Nº 48/02





          As governments in the Americas and around the world refocus their security efforts to confront the threat of terrorism, they must ensure that the measures they take preserve democratic values and human rights, not undermine them, the President of the Inter-American Commission on Human Rights, Juan Méndez, said today.


          “In the Commission’s experience, when states have sacrificed fundamental rights in the name of fighting terrorism, the rule of law and democratic freedoms are eroded and the objectives of terrorism are ultimately advanced rather than diminished,” Méndez said in releasing the Commission’s Report on Terrorism and Human Rights.


          The comprehensive report, believed to be the first of its kind issued by an international organization, advises governments of the Organization of American States (OAS) on their international human rights commitments in the struggle against terrorism. It offers specific recommendations on how to implement the rules and principles when developing and applying anti-terrorism initiatives.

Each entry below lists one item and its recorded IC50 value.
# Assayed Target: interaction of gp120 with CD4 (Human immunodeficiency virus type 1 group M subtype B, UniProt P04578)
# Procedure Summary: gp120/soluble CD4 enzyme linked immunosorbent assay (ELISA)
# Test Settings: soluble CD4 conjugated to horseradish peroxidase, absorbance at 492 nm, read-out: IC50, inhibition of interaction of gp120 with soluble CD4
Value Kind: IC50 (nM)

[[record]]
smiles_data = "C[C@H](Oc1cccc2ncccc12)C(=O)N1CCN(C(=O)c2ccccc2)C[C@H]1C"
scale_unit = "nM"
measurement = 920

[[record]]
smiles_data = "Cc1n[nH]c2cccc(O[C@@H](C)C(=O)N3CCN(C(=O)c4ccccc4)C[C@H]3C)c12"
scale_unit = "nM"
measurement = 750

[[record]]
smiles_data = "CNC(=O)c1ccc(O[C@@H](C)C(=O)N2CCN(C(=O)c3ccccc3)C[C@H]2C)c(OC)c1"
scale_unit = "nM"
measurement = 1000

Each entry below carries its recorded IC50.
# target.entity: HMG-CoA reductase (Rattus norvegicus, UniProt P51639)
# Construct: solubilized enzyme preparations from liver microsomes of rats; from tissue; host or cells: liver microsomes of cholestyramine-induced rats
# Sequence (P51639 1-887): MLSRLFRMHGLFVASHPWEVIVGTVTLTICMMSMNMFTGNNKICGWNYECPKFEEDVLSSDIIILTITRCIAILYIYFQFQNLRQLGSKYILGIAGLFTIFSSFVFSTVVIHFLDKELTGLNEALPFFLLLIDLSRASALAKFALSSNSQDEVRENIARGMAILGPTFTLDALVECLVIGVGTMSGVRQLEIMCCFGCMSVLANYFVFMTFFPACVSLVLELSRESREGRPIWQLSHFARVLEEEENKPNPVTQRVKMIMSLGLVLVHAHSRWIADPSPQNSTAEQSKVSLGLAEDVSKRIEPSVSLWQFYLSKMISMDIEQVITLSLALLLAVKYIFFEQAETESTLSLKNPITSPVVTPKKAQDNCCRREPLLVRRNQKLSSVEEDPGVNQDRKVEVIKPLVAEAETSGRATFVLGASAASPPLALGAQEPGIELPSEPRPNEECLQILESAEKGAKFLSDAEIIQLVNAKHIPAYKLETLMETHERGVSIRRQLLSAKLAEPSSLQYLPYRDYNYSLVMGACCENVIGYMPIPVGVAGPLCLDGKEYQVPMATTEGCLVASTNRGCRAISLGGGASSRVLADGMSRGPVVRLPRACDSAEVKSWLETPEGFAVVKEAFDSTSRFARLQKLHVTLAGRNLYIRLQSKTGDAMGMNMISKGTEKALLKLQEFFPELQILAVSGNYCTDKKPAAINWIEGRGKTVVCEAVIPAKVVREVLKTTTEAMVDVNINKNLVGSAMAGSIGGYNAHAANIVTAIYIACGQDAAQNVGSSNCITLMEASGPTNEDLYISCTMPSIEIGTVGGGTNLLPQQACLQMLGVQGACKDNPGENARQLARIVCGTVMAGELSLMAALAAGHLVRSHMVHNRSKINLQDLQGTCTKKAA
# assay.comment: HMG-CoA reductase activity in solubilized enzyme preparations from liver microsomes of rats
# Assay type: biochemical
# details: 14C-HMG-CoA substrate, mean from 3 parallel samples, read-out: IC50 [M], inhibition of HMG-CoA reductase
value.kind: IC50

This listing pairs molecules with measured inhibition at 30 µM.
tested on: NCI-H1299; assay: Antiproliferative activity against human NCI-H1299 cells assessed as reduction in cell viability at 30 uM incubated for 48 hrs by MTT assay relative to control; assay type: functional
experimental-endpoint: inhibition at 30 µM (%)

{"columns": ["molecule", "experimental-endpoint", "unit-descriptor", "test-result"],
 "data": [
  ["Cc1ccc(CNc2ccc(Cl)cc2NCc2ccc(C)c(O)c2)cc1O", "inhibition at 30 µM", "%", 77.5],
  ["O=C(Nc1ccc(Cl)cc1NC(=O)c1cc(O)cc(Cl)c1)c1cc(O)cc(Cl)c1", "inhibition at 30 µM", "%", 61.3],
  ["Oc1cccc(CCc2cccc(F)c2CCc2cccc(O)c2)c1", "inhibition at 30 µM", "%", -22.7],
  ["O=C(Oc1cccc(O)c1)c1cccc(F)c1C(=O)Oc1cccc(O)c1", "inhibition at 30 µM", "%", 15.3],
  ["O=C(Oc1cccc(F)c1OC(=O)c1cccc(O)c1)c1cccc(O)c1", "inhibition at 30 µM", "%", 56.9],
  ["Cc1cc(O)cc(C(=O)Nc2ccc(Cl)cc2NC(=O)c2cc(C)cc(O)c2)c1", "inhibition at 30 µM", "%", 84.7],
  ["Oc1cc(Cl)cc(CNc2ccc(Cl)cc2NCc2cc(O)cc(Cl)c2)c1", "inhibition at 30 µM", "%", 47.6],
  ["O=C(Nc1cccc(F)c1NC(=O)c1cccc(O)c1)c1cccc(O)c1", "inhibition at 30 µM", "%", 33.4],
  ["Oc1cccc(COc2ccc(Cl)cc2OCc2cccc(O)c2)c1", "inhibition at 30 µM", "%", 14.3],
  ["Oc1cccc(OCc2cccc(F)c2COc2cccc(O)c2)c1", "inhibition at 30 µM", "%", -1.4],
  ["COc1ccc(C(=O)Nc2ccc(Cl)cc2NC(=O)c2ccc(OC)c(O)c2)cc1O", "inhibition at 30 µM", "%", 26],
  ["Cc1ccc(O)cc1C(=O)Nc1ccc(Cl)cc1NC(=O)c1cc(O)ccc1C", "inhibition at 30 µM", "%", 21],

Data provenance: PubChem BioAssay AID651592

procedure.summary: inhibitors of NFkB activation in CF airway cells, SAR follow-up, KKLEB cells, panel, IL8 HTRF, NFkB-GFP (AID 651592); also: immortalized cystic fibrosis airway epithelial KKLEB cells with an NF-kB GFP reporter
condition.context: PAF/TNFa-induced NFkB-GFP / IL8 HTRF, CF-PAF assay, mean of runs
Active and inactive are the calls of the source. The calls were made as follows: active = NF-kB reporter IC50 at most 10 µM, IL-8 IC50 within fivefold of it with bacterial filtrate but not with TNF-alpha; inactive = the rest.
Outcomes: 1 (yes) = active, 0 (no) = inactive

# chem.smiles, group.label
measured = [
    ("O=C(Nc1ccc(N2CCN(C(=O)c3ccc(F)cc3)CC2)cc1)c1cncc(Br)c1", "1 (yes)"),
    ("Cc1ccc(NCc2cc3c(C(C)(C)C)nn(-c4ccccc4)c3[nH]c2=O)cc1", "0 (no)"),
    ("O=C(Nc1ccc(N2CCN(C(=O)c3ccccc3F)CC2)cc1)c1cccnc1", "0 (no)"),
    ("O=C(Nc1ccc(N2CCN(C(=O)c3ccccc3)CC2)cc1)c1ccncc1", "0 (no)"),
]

In a news conference at the National Press Club, Méndez said the report is intended to help legislators and other policymakers develop responses to terrorism that take into account standards established in international law.


          Since its creation more than 40 years ago, the Inter-American Commission on Human Rights has considered numerous challenging cases involving member states that have faced terrorist threats, Méndez noted. “In various countries of this region, the fundamental human rights and democratic freedoms of the Hemisphere’s inhabitants have been imperiled by terrorist violence as well as by disproportionate state responses to it.” he said.


          The report analyzes human rights standards in several key areas: the right to life, the right to humane treatment, the right to personal liberty and security, the right to a fair trial, the right to freedom of expression, the rights to judicial protection and non-discrimination, and the protection of migrants, refugees, asylum seekers and other non-nationals.


          The complete Report on Terrorism and Human Rights, as well as an executive summary, can be found on the Commission’s Web site (



Washington, D.C., December 13, 2002.